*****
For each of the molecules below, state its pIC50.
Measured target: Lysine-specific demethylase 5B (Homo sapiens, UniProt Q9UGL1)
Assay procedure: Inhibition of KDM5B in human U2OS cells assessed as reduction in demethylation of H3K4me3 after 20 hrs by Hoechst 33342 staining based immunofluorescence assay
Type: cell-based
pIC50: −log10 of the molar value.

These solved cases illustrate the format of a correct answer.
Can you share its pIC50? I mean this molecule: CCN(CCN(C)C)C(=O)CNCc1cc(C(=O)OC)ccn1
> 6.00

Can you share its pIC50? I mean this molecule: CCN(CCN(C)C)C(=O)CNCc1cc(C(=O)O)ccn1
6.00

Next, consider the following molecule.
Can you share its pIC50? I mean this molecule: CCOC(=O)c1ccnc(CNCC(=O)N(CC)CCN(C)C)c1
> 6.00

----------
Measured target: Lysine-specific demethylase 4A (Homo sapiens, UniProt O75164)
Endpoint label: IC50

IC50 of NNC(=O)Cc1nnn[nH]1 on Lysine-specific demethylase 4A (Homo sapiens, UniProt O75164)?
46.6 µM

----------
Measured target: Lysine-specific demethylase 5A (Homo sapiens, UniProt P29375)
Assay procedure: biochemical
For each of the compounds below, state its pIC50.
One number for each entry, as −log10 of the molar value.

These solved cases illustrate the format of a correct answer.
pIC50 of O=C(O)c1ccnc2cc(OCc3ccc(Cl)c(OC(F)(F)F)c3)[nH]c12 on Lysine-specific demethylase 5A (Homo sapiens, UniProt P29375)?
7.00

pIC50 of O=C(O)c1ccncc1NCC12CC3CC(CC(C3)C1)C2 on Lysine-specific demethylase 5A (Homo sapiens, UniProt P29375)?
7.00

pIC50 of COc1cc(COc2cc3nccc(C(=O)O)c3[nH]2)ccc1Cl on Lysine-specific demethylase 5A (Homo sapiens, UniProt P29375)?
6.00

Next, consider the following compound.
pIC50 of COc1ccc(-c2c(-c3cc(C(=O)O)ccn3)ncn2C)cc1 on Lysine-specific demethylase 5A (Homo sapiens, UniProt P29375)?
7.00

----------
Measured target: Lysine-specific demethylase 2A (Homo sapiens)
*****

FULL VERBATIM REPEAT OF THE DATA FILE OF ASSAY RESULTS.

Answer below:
For each of the molecules below, state its pIC50.
Measured target: Lysine-specific demethylase 5B (Homo sapiens, UniProt Q9UGL1)
Assay procedure: Inhibition of KDM5B in human U2OS cells assessed as reduction in demethylation of H3K4me3 after 20 hrs by Hoechst 33342 staining based immunofluorescence assay
Type: cell-based
pIC50: −log10 of the molar value.

These solved cases illustrate the format of a correct answer.
Can you share its pIC50? I mean this molecule: CCN(CCN(C)C)C(=O)CNCc1cc(C(=O)OC)ccn1
> 6.00

Can you share its pIC50? I mean this molecule: CCN(CCN(C)C)C(=O)CNCc1cc(C(=O)O)ccn1
6.00

Next, consider the following molecule.
Can you share its pIC50? I mean this molecule: CCOC(=O)c1ccnc(CNCC(=O)N(CC)CCN(C)C)c1
> 6.00

----------
Measured target: Lysine-specific demethylase 4A (Homo sapiens, UniProt O75164)
Endpoint label: IC50

IC50 of NNC(=O)Cc1nnn[nH]1 on Lysine-specific demethylase 4A (Homo sapiens, UniProt O75164)?
46.6 µM

----------
Measured target: Lysine-specific demethylase 5A (Homo sapiens, UniProt P29375)
Assay procedure: biochemical
For each of the compounds below, state its pIC50.
One number for each entry, as −log10 of the molar value.

These solved cases illustrate the format of a correct answer.
pIC50 of O=C(O)c1ccnc2cc(OCc3ccc(Cl)c(OC(F)(F)F)c3)[nH]c12 on Lysine-specific demethylase 5A (Homo sapiens, UniProt P29375)?
7.00

pIC50 of O=C(O)c1ccncc1NCC12CC3CC(CC(C3)C1)C2 on Lysine-specific demethylase 5A (Homo sapiens, UniProt P29375)?
7.00

pIC50 of COc1cc(COc2cc3nccc(C(=O)O)c3[nH]2)ccc1Cl on Lysine-specific demethylase 5A (Homo sapiens, UniProt P29375)?
6.00

Next, consider the following compound.
pIC50 of COc1ccc(-c2c(-c3cc(C(=O)O)ccn3)ncn2C)cc1 on Lysine-specific demethylase 5A (Homo sapiens, UniProt P29375)?
7.00

----------
Measured target: Lysine-specific demethylase 2A (Homo sapiens)